Masculinization of Female Mammals: Lessons from Nature

  • Ned J. Place
  • Stephen E. Glickman
Conference paper
Part of the Advances in Experimental Medicine and Biology book series (AEMB, volume 545)


Conventional understanding of mammalian sexual differentiation, first proposed by Alfred Jost in the late 1940’s and early 1950’s, requires the presence of androgens acting during a critical stage of fetal (or neonatal) life for normal development of the masculine penis and scrotum from embryonic primordia (Jost, 1953; Wilson et al., 1981). Postnatally, a marked acceleration in growth of the penis is typically associated with increased secretion of androgen during puberty (at least in primates).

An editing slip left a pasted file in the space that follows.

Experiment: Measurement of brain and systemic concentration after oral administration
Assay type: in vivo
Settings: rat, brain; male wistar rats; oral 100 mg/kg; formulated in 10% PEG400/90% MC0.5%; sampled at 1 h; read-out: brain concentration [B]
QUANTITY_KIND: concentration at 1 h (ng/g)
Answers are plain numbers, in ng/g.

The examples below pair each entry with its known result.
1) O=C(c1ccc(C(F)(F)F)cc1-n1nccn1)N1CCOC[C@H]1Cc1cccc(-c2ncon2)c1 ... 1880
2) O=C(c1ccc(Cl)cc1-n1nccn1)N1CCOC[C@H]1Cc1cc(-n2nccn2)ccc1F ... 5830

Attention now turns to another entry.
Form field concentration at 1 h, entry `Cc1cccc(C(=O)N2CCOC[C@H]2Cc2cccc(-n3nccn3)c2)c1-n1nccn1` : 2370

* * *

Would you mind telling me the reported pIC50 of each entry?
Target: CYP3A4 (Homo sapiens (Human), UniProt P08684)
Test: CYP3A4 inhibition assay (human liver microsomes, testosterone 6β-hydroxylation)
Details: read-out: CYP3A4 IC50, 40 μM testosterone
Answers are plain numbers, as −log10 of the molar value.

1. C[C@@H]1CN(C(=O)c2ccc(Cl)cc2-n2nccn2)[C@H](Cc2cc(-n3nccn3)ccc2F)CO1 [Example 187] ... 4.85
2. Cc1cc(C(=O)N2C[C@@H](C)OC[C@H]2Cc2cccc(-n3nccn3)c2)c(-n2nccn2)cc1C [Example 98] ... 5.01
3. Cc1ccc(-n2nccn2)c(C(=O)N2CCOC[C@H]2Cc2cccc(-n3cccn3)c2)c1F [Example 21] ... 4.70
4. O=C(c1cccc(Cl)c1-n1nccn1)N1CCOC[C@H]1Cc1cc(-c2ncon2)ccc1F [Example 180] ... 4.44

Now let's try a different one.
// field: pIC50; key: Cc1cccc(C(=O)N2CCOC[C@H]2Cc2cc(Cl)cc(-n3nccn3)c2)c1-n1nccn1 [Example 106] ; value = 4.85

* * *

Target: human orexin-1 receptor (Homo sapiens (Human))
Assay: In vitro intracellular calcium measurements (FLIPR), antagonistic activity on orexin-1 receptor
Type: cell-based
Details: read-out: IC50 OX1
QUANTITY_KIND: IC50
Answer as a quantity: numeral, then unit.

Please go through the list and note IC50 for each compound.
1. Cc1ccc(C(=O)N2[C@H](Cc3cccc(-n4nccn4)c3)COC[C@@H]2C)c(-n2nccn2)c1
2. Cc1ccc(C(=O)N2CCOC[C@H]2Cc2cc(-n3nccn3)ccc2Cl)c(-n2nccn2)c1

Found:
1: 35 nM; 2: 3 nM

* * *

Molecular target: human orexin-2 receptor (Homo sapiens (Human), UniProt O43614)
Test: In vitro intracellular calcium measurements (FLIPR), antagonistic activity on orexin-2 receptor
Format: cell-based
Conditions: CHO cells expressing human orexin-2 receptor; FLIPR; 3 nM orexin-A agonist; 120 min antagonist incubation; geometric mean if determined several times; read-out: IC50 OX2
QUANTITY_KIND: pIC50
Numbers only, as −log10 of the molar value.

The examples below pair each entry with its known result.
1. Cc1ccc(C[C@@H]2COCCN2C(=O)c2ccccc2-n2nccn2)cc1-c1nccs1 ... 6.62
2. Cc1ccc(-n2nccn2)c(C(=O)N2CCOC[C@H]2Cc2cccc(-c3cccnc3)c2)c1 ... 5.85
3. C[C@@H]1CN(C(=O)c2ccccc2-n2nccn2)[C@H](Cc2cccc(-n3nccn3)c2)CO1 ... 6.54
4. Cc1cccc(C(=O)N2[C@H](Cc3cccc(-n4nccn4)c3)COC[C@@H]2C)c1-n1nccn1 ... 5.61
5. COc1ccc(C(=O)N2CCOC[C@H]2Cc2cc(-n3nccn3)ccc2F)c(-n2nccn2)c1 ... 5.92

Congenital Adrenal Hyperplasia External Genitalia Urethral Meatus Prenatal Androgen Ovarian Morphology 
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Copyright information

© Springer Science+Business Media New York 2004

Authors and Affiliations

  • Ned J. Place
    • 1
    • 2
  • Stephen E. Glickman
    • 1
  1. 1.Department of PsychologyUniversity of CaliforniaBerkeley
  2. 2.Spotted Hyena Project, Department of PsychologyUniversity of CaliforniaBerkeley

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